Update 1/9/17 13:44:
Due to the increased risk of cold and flu viruses this winter, Northwestern Medicine Kishwaukee Hospital and Valley West Hospital are implementing flu visitor restrictions to protect the health of patients.
Family and visitors who are experiencing a fever, cough, runny nose, sore throat, body aches or congestion, even those who have been vaccinated for the flu, should refrain from seeing an inpatient or accompanying a patient to an appointment at an outpatient clinic. While flu season is at its peak, visitors will be limited to two per patient and those under the age of 18 will not be permitted to visit patients in the hospital.
Symptomatic patients who are coming to the hospital for appointments should let their healthcare provider know about symptoms and wear a mask. Masks are available at provider offices, as well flu kiosks located throughout the hospital.
If you do get the flu, emergency care should not be necessary unless you become seriously ill. Contact your primary healthcare provider to determine whether you should be tested and treated for the flu. However, if you are at high-risk for complications, you should contact your doctor or seek medical care as soon as you notice symptoms.
It is not too late to get a flu shot. Vaccinations can and should continue throughout the flu season into January and beyond. While seasonal flu outbreaks can happen as early as October, most of the time seasonal flu activity peaks in January or later.
The seasonal flu has hit DeKalb County big time. Our local hospital has published the following post on their Facebook page:
Due to increased patient volumes, expect extended wait times in the Kishwaukee Hospital Emergency Department. If you are experiencing flu-like symptoms, please contact your healthcare provider to determine appropriate testing and treatment for flu. For more information on when to seek medical care please visit flu.nm.org.
According to Northwestern Medicine’s website, “Flu (influenza) is caused by one of several strains of viruses that infect the nose, throat and lungs. Flu-like symptoms make life miserable for a week or two for many people, but they can be deadly for some. In a typical year, the seasonal flu affects between 5 and 20 percent of the population in the United States, and about 36,000 people die from complications of the flu. Flu season can begin as early as October and peak anywhere from late December to early April.”
Often the best course of action is to stay home and ride out the flu symptoms. The following advice was found on an ER group on Facebook:
1.) You CAN get the flu even if you received the flu vaccine
2.) You have a virus with a course of 7-14 days during which you are going to feel like you want to die; you may/will have fever, chills, severe headache, sore throat, chest congestion, nasal congestion, coughing, sneezing, sore throat, severe weakness/lethargy, nausea/vomiting, diarrhea and severe body/joint aches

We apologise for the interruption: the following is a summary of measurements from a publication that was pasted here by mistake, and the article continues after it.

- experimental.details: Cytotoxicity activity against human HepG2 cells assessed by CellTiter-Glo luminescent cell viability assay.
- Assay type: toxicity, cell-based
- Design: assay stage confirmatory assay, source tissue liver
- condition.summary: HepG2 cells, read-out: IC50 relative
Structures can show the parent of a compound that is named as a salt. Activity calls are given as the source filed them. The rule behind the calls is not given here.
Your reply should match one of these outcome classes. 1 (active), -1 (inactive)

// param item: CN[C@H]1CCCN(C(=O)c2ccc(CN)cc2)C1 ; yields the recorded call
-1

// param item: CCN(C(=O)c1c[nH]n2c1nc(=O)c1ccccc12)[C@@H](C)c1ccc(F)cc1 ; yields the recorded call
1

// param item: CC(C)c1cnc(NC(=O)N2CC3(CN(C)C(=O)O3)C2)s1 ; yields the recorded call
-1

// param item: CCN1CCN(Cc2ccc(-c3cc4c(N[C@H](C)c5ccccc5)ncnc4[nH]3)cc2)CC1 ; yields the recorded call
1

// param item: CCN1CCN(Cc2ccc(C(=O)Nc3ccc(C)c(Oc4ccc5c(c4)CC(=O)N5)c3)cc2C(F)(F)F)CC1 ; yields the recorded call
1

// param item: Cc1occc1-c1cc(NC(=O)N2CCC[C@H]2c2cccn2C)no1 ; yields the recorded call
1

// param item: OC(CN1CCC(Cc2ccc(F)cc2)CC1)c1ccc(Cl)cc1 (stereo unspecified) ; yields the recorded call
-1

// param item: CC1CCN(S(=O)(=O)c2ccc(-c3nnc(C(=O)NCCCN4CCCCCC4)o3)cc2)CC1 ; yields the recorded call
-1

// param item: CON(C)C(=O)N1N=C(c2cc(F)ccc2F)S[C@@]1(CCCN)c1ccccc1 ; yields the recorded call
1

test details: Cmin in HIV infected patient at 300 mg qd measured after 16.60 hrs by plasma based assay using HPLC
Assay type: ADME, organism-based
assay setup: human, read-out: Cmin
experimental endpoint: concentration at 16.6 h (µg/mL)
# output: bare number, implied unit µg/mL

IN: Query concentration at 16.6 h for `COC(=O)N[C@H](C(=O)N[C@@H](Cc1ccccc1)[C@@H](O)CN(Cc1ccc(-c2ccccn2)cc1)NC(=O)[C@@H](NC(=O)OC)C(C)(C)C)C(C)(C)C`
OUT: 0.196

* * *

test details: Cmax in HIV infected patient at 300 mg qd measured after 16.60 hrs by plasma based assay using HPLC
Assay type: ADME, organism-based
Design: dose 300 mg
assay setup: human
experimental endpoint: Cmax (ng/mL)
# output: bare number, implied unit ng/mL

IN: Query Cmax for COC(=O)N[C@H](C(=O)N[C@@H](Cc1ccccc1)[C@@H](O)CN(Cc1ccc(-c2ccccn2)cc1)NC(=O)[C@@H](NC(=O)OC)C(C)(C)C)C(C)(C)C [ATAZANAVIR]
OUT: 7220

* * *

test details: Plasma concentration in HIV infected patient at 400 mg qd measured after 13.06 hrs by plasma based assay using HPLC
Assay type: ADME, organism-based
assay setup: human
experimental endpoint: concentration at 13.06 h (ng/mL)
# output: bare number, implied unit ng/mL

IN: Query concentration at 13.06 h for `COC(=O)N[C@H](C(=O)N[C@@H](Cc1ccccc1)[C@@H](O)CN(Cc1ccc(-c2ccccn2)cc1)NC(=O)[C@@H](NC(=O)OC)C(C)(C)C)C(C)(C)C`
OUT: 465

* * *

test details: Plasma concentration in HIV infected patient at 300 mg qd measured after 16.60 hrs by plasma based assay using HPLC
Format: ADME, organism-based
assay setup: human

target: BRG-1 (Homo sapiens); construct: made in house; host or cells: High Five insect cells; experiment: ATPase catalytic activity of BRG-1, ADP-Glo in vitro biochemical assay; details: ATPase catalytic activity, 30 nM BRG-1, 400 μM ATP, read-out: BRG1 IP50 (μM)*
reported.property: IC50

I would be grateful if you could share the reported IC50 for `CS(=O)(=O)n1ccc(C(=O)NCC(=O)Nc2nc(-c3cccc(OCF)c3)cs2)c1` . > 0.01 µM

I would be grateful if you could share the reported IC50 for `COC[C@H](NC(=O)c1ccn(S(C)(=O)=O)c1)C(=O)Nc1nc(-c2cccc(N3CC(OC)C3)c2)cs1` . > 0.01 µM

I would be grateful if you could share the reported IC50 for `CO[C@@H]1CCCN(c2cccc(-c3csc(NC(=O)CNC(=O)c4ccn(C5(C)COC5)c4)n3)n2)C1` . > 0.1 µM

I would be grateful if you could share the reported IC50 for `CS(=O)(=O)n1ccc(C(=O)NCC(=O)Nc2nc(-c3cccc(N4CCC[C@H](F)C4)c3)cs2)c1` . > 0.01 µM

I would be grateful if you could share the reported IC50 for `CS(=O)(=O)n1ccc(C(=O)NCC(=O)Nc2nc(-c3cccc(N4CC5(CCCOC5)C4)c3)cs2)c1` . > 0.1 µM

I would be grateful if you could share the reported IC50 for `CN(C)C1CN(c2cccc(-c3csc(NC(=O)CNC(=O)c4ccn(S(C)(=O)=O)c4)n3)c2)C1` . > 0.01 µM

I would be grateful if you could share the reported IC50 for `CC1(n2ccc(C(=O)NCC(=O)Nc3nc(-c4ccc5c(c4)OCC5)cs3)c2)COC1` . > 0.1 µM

3.) Go to your primary care doctor or urgent care FIRST, but know there is little they can do to help you; the only thing they can help you with is medication for severe coughing unresponsive to over the counter medications or severe diarrhea/vomiting. You do not need antibiotics unless you develop a secondary lung infection.
4.) DON’T come to the ER unless you have shortness of breath, you cannot keep down fluids for 24 hours or have persistent liquid stools accompanied by dizziness, fast heart rate or low blood pressure
5.) Tamiflu is an antiviral drug that is found to be mostly ineffective, and comes with significant side effects and price tag (OP’s opinion..not mine. I believe in Tamiflu)
6.) DO take Tylenol AND Advil/Motrin/Aleve at MAX doses (unless contraindicated by health issues) to alleviate fever, headache and body aches
7.) DO take over-the-counter flu remedies. Be careful taking combinations of different medications to avoid overdosing and overtreating (for example, some flu medicines already have Tylenol (Acetaminophen) in them)
8.) Use home remedies such as “hot toddies” (whiskey/lemon/honey FOR ADULTS ONLY), hot showers, vapor rubs, vapor humidifiers, essential oils, etc.
9.) Drink TONS of fluids! Hot liquids and soups may be helpful. Try to maintain nutritious intake. Milk products may thicken mucus and worsen coughs.
10.) A rule of thumb about coughing-if it’s productive, DO NOT suppress it with meds; if it’s non-productive, DO suppress it (but make sure you’re properly hydrated or your cough will be dry and more prolonged). Elevate your head when you sleep to decrease coughing/secretions.
11.) PLAN AHEAD–stock up now on necessary medications, juices and drinks, soups, popsicles, and broth so you’ll be ready. This time of year it is not unusual to find store shelves empty. You won’t want to go shopping when you or a loved one is sick.
12.) DO NOT GO OUT IN PUBLIC FOR HEAVEN’S SAKE!! An older person or someone in poor health or with respiratory disease can die from the flu you pass on to them! Do not send a child with a fever to school during flu season.
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